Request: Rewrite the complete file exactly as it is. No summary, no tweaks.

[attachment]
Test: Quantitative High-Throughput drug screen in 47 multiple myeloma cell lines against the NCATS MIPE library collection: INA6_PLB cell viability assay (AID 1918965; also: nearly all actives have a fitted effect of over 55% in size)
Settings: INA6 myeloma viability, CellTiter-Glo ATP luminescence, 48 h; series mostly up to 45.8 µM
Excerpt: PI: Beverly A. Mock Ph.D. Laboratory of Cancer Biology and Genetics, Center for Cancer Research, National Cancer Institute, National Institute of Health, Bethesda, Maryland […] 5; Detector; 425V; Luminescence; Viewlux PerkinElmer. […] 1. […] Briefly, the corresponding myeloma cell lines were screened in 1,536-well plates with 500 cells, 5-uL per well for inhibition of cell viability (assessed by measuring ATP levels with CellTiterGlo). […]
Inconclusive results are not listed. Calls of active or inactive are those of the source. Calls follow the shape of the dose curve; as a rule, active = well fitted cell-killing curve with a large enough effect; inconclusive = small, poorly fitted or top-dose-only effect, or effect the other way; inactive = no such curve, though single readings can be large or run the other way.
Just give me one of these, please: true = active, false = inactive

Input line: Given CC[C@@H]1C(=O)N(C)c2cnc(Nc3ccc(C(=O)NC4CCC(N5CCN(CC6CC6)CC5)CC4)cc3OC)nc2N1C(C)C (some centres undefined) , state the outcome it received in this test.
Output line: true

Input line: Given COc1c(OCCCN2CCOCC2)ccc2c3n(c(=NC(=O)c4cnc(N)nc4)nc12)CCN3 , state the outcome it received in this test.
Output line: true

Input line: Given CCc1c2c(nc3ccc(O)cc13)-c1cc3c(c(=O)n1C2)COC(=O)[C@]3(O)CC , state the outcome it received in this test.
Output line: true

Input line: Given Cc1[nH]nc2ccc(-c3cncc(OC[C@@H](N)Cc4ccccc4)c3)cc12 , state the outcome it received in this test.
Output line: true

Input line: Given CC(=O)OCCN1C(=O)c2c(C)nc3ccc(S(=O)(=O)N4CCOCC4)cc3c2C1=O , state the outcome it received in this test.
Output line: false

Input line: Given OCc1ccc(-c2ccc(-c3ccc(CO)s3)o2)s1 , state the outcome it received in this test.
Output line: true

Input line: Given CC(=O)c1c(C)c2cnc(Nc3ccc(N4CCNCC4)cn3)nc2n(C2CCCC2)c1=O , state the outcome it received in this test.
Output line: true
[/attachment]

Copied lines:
Test: Quantitative High-Throughput drug screen in 47 multiple myeloma cell lines against the NCATS MIPE library collection: INA6_PLB cell viability assay (AID 1918965; also: nearly all actives have a fitted effect of over 55% in size)
Settings: INA6 myeloma viability, CellTiter-Glo ATP luminescence, 48 h; series mostly up to 45.8 µM
Excerpt: PI: Beverly A. Mock Ph.D. Laboratory of Cancer Biology and Genetics, Center for Cancer Research, National Cancer Institute, National Institute of Health, Bethesda, Maryland […] 5; Detector; 425V; Luminescence; Viewlux PerkinElmer. […] 1. […] Briefly, the corresponding myeloma cell lines were screened in 1,536-well plates with 500 cells, 5-uL per well for inhibition of cell viability (assessed by measuring ATP levels with CellTiterGlo). […]
Inconclusive results are not listed. Calls of active or inactive are those of the source. Calls follow the shape of the dose curve; as a rule, active = well fitted cell-killing curve with a large enough effect; inconclusive = small, poorly fitted or top-dose-only effect, or effect the other way; inactive = no such curve, though single readings can be large or run the other way.
Just give me one of these, please: true = active, false = inactive

Input line: Given CC[C@@H]1C(=O)N(C)c2cnc(Nc3ccc(C(=O)NC4CCC(N5CCN(CC6CC6)CC5)CC4)cc3OC)nc2N1C(C)C (some centres undefined) , state the outcome it received in this test.
Output line: true

Input line: Given COc1c(OCCCN2CCOCC2)ccc2c3n(c(=NC(=O)c4cnc(N)nc4)nc12)CCN3 , state the outcome it received in this test.
Output line: true

Input line: Given CCc1c2c(nc3ccc(O)cc13)-c1cc3c(c(=O)n1C2)COC(=O)[C@]3(O)CC , state the outcome it received in this test.
Output line: true

Input line: Given Cc1[nH]nc2ccc(-c3cncc(OC[C@@H](N)Cc4ccccc4)c3)cc12 , state the outcome it received in this test.
Output line: true

Input line: Given CC(=O)OCCN1C(=O)c2c(C)nc3ccc(S(=O)(=O)N4CCOCC4)cc3c2C1=O , state the outcome it received in this test.
Output line: false

Input line: Given OCc1ccc(-c2ccc(-c3ccc(CO)s3)o2)s1 , state the outcome it received in this test.
Output line: true

Input line: Given CC(=O)c1c(C)c2cnc(Nc3ccc(N4CCNCC4)cn3)nc2n(C2CCCC2)c1=O , state the outcome it received in this test.
Output line: true